Twelve-time champion Rafael Nadal should be set to cruise past American Mackenzie McDonald at the French Open. Nadal vs McDonald…
Twelve-time champion Rafael Nadal should be set to cruise past American Mackenzie McDonald at the French Open.
Rafael Nadal vs Mackenzie McDonald | French Open R2 | 30/9/2020, 2.30pm BSTNadal to win & under 25.5 games 1.90 Bet Now! New Customers only. 18+. T&C’s Apply. begambleaware.org.
Nadal vs McDonald is live from Roland Garros on Wednesday 30 September, 2.30pm local/1.30pm BST
Rafael Nadal improved to 94-2 at the French Open when he defeated Egor Gerasimov 6-4, 6-4, 6-2 in the first round, despite a lack of match practice in the run-up to the tournament due to the unusual 2020 schedule and a shock early defeat at the Rome Masters.
Nadal looks set to extend his current winning streak at the French Open to 23 matches as he takes on world no. 236 Mackenzie McDonald, who is 2-6 in ATP Tour clay-court matches, for a place in the third round.
Read on for our preview, predictions and live streaming information.
How to watch Nadal vs McDonald live
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Nadal vs McDonald: Head-to-head
Rafael Nadal and Mackenzie McDonald have never played.
Nadal vs McDonald: Preview
World no. 2 Rafael Nadal was perhaps the least perturbed out of everybody when he lost 2-6, 5-7 to Diego Schwartzman at the Rome Masters two weeks ago, in what was just his third win after six months out of competition due to the impact of the global pandemic on the tennis schedule.
Nadal served very poorly and his ground game also seemed poor, with balls frequently landing short (all of which was taken full advantage of by an inspired Schwartzman), but again, the Spaniard did not seem too worried about finding his game when he got to Roland Garros – nor should he have been, judging by his performance against Egor Gerasimov in the first round.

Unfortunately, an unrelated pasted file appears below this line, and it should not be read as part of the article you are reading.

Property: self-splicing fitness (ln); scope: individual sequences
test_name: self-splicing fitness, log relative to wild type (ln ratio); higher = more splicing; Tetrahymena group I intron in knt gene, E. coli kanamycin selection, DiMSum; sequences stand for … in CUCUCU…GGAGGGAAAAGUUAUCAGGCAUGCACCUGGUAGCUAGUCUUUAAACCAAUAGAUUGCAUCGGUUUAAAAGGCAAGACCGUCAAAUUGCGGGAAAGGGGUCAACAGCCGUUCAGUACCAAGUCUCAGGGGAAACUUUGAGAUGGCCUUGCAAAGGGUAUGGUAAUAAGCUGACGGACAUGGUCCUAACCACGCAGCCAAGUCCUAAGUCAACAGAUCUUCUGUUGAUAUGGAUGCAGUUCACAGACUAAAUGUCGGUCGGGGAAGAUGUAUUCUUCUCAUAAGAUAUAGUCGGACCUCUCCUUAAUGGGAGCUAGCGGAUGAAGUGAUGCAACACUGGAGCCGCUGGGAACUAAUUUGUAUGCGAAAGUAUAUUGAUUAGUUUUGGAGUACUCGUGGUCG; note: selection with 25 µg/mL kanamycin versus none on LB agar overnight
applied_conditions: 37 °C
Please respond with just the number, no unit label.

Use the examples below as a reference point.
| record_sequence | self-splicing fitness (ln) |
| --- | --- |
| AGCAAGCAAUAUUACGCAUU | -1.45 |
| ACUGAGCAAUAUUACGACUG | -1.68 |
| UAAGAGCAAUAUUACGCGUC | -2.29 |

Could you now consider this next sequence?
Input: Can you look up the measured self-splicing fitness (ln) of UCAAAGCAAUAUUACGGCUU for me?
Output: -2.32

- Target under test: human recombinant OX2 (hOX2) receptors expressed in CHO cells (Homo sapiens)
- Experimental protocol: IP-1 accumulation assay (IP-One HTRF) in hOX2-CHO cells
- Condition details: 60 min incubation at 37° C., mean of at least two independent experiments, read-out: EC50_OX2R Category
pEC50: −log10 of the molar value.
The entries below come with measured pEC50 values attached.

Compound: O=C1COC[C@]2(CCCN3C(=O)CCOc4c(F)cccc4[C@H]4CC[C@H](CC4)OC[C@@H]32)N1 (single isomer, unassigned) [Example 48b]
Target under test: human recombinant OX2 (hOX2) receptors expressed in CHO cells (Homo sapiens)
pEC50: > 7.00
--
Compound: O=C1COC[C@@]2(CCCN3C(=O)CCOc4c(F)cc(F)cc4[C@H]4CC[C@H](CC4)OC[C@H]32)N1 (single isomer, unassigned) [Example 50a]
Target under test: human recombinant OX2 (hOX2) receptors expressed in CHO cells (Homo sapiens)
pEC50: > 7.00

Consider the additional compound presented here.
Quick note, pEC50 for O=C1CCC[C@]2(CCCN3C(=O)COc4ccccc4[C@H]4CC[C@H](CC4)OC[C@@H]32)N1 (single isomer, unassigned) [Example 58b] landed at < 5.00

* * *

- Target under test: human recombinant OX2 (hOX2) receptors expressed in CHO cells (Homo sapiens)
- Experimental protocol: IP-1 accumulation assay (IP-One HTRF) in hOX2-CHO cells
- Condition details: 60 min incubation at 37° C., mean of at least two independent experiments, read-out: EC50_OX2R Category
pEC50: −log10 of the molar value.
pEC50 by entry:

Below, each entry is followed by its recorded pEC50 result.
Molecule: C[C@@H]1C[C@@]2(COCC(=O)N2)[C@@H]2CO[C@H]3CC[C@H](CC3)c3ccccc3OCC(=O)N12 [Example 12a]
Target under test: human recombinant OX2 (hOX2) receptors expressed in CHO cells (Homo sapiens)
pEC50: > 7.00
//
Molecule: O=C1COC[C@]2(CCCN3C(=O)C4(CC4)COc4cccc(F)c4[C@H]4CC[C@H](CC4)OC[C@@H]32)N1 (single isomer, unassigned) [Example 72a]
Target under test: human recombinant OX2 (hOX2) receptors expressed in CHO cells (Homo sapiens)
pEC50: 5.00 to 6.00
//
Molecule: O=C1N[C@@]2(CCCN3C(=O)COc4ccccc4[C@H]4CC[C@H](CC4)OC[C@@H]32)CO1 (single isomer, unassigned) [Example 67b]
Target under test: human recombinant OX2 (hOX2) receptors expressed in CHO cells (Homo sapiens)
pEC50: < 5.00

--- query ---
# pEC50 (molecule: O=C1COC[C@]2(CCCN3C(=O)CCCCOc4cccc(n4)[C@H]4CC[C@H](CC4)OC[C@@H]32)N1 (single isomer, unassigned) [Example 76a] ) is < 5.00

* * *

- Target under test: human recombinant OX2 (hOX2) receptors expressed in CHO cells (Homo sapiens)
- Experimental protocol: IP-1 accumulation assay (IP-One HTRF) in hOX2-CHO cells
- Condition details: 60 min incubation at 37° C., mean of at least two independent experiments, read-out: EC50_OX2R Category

Admittedly not facing the heaviest opposition, Nadal had little trouble beating Gerasimov in just over two hours 6-4, 6-4, 6-2. He served at a healthy 63% and won all but eight of the points played behind his first serve, as well as 65% of points played behind his second serve; he was broken once, but converted all five of the break points he created on Gerasimov’s serve, and hit 32 winners and 20 unforced errors.
Despite everybody’s dire predictions, it looks like Nadal is doing exactly what he said he would try to do: Adapt to these different conditions, and do his best to replicate his previous successes.
Next up for Nadal is Mackenzie McDonald, who is not likely to give him too much pause. Ranked world no. 57 in April of last year, McDonald had earned that ranking with a run to the fourth round of Wimbledon in 2018, followed by more strong results in 2019 including a semifinal run in Delray Beach (where he beat Juan Martin del Potro), a win over Andrey Rublev at the Australian Open and back-to-back wins in Acapulco and Barcelona. But at last year’s French Open, McDonald incurred a hamstring injury which required surgery; by the time he returned in January, his ranking had slipped outside the top 100 and now outside the top 200.
There have been hopeful signs for McDonald, who beat Dominik Koepfer and Yuichi Sugita in qualifying for ‘Cincinnati’ and also pushed Casper Ruud to a fifth set in the first round of the US Open; he also had a good win over qualifier Steven Diez of Canada 4-6, 6-3, 6-3, 6-4. He’s a good mover, and in normal French Open conditions I might like his chances to make an impact a little more, but under these circumstances he’s really going to struggle to get the ball through the court or to finish points against Nadal.